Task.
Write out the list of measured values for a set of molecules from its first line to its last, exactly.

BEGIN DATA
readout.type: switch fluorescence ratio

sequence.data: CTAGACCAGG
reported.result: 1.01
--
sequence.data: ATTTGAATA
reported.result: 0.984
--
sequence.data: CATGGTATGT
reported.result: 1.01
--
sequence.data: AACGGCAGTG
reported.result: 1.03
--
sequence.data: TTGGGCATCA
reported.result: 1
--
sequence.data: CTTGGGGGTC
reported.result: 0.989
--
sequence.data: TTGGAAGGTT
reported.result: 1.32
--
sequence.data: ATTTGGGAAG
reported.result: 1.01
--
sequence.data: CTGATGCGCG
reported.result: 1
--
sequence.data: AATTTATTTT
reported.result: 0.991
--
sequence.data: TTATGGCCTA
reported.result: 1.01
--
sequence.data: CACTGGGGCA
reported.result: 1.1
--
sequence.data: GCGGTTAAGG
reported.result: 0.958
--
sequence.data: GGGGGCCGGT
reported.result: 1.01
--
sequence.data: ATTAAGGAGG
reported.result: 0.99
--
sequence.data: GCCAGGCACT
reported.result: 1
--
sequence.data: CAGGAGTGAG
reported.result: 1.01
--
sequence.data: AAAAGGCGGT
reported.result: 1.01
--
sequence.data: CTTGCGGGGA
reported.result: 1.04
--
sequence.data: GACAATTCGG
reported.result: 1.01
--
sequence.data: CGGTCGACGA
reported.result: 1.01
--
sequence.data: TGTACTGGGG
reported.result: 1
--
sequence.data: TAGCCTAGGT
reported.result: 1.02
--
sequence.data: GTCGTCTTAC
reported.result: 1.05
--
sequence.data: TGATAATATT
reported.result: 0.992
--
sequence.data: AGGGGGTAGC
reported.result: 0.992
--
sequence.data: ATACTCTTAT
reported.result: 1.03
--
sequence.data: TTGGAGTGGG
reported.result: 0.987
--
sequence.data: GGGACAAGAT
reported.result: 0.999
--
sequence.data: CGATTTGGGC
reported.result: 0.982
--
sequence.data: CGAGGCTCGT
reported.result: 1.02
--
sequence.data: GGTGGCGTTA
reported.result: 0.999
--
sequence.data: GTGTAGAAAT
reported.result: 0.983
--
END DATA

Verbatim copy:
readout.type: switch fluorescence ratio

sequence.data: CTAGACCAGG
reported.result: 1.01
--
sequence.data: ATTTGAATA
reported.result: 0.984
--
sequence.data: CATGGTATGT
reported.result: 1.01
--
sequence.data: AACGGCAGTG
reported.result: 1.03
--
sequence.data: TTGGGCATCA
reported.result: 1
--
sequence.data: CTTGGGGGTC
reported.result: 0.989
--
sequence.data: TTGGAAGGTT
reported.result: 1.32
--
sequence.data: ATTTGGGAAG
reported.result: 1.01
--
sequence.data: CTGATGCGCG
reported.result: 1
--
sequence.data: AATTTATTTT
reported.result: 0.991
--
sequence.data: TTATGGCCTA
reported.result: 1.01
--
sequence.data: CACTGGGGCA
reported.result: 1.1
--
sequence.data: GCGGTTAAGG
reported.result: 0.958
--
sequence.data: GGGGGCCGGT
reported.result: 1.01
--
sequence.data: ATTAAGGAGG
reported.result: 0.99
--
sequence.data: GCCAGGCACT
reported.result: 1
--
sequence.data: CAGGAGTGAG
reported.result: 1.01
--
sequence.data: AAAAGGCGGT
reported.result: 1.01
--
sequence.data: CTTGCGGGGA
reported.result: 1.04
--
sequence.data: GACAATTCGG
reported.result: 1.01
--
sequence.data: CGGTCGACGA
reported.result: 1.01
--
sequence.data: TGTACTGGGG
reported.result: 1
--
sequence.data: TAGCCTAGGT
reported.result: 1.02
--
sequence.data: GTCGTCTTAC
reported.result: 1.05
--
sequence.data: TGATAATATT
reported.result: 0.992
--
sequence.data: AGGGGGTAGC
reported.result: 0.992
--
sequence.data: ATACTCTTAT
reported.result: 1.03
--
sequence.data: TTGGAGTGGG
reported.result: 0.987
--
sequence.data: GGGACAAGAT
reported.result: 0.999
--
sequence.data: CGATTTGGGC
reported.result: 0.982
--
sequence.data: CGAGGCTCGT
reported.result: 1.02
--
sequence.data: GGTGGCGTTA
reported.result: 0.999
--
sequence.data: GTGTAGAAAT
reported.result: 0.983
--